“We think we’ve got a lot at the team’s disposals right now. We only mandated the helmet cooling hose, and the rest of the tools that the teams have are optional. At St. Pete, which was a really hot day, a really humid day, last race of the season, you saw a varying effect with different teams using different pieces, which is what we want. It’s like, ‘Guys, you have the tools. Use them.’ And some use more, some less. So we’ll continue to work on it as we do everything, but we think the toolbox is pretty well equipped with cooling devices.”
A few more improvements are in the works for 2021.
“There was some dust and debris and things like that got in the cockpit, so filtration, and things like that that we’re working on,” Frye said. “We’ve got anti-fogging heat elements in them. So we’re looking at all of the boxes we checked and asking how they performed, and if some things are or aren’t needed.”
The aeroscreen was put through a couple of challenges at the Iowa race, where the flying car of Colton Herta was prevented from striking Rinus VeeKay’s helmet, and it also kept flying debris from the crash making its way into Marcus Ericsson’s cockpit. Of all the incidents where the aeroscreen served its purpose, Iowa – as with Romain Grosjean’s halo in the Bahrain Grand Prix – offered clear answers as to why the safety device was commissioned.
“Throughout the course of the year, there were a few incidents that certainly came into play that had the positive results that we will always want, which was the drivers walked away,” Frye said. “Overall, you don’t get too loud when something does its job like the aeroscreen did; I mean, that’s what it’s there for. But it was a real success that a lot of people were part of, and we’re really proud of it.”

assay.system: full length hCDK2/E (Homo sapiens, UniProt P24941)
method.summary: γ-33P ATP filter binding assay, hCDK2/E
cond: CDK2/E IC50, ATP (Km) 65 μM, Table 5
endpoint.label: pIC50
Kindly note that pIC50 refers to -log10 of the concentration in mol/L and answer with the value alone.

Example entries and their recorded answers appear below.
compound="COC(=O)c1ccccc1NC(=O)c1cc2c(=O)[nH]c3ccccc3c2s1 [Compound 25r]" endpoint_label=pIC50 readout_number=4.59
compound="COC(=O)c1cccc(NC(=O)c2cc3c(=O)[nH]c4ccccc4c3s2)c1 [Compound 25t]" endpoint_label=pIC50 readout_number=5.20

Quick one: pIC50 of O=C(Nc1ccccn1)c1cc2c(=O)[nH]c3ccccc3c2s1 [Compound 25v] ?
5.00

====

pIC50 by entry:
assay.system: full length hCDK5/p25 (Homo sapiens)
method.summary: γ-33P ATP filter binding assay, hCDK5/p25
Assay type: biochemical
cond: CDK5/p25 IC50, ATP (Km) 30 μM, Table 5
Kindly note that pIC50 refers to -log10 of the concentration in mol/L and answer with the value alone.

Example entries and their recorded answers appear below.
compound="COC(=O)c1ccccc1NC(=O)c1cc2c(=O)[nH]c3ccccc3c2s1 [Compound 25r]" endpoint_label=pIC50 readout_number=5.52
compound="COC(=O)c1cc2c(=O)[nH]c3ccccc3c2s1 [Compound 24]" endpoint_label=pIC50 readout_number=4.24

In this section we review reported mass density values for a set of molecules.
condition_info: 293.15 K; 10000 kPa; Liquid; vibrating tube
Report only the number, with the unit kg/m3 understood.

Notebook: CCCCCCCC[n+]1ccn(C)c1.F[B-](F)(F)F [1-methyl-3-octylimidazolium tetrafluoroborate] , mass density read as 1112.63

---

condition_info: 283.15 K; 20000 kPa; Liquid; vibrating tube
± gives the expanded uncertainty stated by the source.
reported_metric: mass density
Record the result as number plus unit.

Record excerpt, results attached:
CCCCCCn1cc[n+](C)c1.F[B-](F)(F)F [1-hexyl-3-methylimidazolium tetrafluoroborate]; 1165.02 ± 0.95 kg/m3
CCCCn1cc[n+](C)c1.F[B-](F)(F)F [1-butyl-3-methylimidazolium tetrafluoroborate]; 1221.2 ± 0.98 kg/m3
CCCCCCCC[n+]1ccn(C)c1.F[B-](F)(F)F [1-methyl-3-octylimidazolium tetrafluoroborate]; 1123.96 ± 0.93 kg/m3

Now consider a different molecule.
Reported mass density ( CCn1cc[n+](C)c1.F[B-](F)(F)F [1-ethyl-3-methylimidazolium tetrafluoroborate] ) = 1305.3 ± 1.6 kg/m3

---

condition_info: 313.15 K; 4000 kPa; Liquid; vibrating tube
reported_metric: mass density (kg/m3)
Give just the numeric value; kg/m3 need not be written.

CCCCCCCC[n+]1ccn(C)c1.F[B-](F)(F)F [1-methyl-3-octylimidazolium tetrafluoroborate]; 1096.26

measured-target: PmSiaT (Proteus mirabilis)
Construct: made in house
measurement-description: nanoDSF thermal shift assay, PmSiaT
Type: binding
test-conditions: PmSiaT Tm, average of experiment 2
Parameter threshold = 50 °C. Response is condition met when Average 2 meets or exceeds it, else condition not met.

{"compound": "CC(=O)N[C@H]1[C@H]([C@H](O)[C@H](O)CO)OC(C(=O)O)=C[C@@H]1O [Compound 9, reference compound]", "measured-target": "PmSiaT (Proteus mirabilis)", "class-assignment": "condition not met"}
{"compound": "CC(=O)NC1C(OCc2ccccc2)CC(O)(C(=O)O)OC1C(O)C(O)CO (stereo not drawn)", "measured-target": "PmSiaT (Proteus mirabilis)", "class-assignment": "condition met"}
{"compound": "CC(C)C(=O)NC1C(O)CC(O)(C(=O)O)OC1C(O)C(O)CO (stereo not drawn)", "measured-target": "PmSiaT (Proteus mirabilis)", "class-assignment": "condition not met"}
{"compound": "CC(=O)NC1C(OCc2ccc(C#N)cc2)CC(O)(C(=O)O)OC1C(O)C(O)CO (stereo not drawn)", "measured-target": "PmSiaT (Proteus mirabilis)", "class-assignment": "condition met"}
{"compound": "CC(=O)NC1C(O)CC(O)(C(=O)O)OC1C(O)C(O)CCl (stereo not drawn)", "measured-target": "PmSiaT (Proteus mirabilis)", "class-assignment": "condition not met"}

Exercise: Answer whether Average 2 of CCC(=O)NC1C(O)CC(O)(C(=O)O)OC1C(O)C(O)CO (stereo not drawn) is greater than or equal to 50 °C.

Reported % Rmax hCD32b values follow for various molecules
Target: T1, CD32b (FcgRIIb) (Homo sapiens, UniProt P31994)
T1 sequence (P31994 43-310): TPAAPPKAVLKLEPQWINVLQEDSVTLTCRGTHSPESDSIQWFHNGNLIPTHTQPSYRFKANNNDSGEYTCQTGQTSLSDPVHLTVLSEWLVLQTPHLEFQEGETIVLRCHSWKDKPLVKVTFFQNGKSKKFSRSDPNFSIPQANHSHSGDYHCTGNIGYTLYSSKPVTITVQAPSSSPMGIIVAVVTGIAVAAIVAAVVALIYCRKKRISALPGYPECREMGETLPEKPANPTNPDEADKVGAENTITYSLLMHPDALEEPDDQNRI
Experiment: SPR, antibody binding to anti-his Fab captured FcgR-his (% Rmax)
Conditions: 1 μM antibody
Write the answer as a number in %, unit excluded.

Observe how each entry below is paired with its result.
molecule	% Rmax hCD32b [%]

Frye says IndyCar will continue to share crash data and how the aeroscreen performs with the FIA and Formula 1, just as they share details on their findings with the halo with IndyCar. One area in the Grosjean crash that stood out for IndyCar’s review was the amount of time it took for the Frenchman to extract himself from the car.
With a tight head-surround device, a six-point racing harness, radio and drink bottle connections, and the aforementioned mandatory helmet cooling hose keeping IndyCar drivers tethered to the car in multiple ways, the series is looking into ways where unplugging all lines and hoses might be done in a shorter duration when faced with an emergency.
“That’s something we’re looking at that’s part of this off-season process,” he confirmed. “We’ve had one off-season team manager meeting and another one coming up here shortly, and we’ll go through this and standardize some things. We all saw what happened with , and what’s the result? Well, the result was what you want, and the driver was okay.
“And obviously it was a big incident, so we were already looking at some quick disconnect options on a few things, and when we get the report – the findings – on the F1 crash, we’ll also see if there’s anything in there we could do better, do differently with our frame and screen. Our system is different than theirs, but there’s a lot of similar things that can carry over.”